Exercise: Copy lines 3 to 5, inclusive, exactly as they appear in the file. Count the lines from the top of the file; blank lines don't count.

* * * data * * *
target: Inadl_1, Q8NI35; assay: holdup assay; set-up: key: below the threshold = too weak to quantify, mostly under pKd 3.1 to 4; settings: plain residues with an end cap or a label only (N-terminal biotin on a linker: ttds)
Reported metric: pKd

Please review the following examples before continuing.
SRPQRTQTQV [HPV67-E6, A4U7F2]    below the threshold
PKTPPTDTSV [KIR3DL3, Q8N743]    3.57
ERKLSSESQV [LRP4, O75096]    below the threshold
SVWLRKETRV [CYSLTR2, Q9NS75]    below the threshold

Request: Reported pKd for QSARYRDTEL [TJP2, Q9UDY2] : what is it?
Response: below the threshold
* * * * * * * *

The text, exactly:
Please review the following examples before continuing.
SRPQRTQTQV [HPV67-E6, A4U7F2]    below the threshold
PKTPPTDTSV [KIR3DL3, Q8N743]    3.57